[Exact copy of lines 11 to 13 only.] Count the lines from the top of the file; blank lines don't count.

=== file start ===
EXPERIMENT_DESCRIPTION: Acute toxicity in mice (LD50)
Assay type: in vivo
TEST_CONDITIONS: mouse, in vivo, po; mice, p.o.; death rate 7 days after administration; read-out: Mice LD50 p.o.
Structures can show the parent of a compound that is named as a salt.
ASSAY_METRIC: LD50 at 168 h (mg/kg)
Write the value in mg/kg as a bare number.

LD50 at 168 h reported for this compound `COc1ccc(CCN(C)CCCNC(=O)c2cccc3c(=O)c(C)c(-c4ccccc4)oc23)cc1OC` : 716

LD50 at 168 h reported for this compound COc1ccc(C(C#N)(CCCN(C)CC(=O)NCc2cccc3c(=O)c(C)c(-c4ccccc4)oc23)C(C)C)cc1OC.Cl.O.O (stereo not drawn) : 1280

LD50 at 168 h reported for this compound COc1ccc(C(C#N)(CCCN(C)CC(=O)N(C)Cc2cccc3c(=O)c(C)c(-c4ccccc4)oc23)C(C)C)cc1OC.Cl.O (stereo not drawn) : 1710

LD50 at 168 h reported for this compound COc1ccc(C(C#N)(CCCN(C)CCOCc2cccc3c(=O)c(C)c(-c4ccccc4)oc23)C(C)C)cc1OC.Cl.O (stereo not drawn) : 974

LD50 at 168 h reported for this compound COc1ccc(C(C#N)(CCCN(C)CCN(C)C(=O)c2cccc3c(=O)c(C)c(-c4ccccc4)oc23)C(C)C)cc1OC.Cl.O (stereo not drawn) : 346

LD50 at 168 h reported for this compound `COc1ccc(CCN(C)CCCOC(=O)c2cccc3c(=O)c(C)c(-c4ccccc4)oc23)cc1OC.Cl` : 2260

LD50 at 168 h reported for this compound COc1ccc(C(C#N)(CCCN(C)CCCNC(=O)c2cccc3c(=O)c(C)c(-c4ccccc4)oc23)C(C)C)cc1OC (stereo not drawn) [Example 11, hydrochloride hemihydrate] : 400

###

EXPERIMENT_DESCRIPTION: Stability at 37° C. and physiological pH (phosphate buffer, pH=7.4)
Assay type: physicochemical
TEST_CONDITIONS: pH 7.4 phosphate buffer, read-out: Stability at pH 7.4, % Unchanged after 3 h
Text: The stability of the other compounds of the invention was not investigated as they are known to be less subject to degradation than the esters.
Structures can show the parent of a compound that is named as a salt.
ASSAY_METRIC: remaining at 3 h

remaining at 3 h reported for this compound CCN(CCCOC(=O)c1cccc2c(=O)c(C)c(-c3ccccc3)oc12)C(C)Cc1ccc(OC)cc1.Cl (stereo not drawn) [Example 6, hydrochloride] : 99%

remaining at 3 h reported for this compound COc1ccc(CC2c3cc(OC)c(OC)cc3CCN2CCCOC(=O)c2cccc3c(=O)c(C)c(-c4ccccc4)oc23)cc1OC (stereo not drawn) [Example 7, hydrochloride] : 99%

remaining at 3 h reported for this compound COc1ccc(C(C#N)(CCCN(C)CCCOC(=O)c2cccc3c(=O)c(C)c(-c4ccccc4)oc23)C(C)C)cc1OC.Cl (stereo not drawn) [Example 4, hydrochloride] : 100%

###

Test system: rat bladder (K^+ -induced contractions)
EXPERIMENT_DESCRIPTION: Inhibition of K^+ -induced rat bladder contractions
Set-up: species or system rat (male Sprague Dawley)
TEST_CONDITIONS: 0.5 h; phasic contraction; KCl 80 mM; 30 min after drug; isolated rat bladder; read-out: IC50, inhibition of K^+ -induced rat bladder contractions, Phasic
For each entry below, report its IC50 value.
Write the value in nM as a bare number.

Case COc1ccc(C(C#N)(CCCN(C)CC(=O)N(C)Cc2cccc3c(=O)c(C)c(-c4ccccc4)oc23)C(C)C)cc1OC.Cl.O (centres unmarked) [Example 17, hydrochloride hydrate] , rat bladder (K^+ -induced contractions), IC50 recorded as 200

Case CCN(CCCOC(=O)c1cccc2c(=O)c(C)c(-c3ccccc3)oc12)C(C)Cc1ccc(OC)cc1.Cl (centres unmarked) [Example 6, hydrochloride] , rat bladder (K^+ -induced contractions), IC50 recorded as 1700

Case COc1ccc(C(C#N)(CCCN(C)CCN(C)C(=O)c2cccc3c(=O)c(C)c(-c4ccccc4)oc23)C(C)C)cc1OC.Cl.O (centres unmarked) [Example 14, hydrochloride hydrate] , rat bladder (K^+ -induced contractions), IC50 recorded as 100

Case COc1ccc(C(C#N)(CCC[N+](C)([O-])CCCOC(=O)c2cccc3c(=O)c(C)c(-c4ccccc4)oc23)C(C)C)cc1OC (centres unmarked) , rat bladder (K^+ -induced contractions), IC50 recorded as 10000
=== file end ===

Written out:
LD50 at 168 h reported for this compound COc1ccc(C(C#N)(CCCN(C)CCN(C)C(=O)c2cccc3c(=O)c(C)c(-c4ccccc4)oc23)C(C)C)cc1OC.Cl.O (stereo not drawn) : 346

LD50 at 168 h reported for this compound `COc1ccc(CCN(C)CCCOC(=O)c2cccc3c(=O)c(C)c(-c4ccccc4)oc23)cc1OC.Cl` : 2260

LD50 at 168 h reported for this compound COc1ccc(C(C#N)(CCCN(C)CCCNC(=O)c2cccc3c(=O)c(C)c(-c4ccccc4)oc23)C(C)C)cc1OC (stereo not drawn) [Example 11, hydrochloride hemihydrate] : 400